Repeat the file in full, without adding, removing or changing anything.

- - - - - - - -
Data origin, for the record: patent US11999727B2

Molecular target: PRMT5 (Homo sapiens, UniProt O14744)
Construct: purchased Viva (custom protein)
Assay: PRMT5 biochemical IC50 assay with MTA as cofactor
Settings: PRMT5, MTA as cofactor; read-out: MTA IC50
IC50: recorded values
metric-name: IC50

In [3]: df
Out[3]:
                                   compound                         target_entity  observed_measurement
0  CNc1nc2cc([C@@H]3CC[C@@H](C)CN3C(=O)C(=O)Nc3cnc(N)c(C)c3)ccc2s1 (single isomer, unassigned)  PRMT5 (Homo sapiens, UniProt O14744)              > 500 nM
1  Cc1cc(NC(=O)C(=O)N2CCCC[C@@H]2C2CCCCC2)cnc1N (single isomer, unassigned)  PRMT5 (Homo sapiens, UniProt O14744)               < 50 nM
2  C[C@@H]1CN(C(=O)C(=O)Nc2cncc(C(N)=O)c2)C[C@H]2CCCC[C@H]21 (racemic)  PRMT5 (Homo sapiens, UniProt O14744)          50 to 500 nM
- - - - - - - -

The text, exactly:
Data origin, for the record: patent US11999727B2

Molecular target: PRMT5 (Homo sapiens, UniProt O14744)
Construct: purchased Viva (custom protein)
Assay: PRMT5 biochemical IC50 assay with MTA as cofactor
Settings: PRMT5, MTA as cofactor; read-out: MTA IC50
IC50: recorded values
metric-name: IC50

In [3]: df
Out[3]:
                                   compound                         target_entity  observed_measurement
0  CNc1nc2cc([C@@H]3CC[C@@H](C)CN3C(=O)C(=O)Nc3cnc(N)c(C)c3)ccc2s1 (single isomer, unassigned)  PRMT5 (Homo sapiens, UniProt O14744)              > 500 nM
1  Cc1cc(NC(=O)C(=O)N2CCCC[C@@H]2C2CCCCC2)cnc1N (single isomer, unassigned)  PRMT5 (Homo sapiens, UniProt O14744)               < 50 nM
2  C[C@@H]1CN(C(=O)C(=O)Nc2cncc(C(N)=O)c2)C[C@H]2CCCC[C@H]21 (racemic)  PRMT5 (Homo sapiens, UniProt O14744)          50 to 500 nM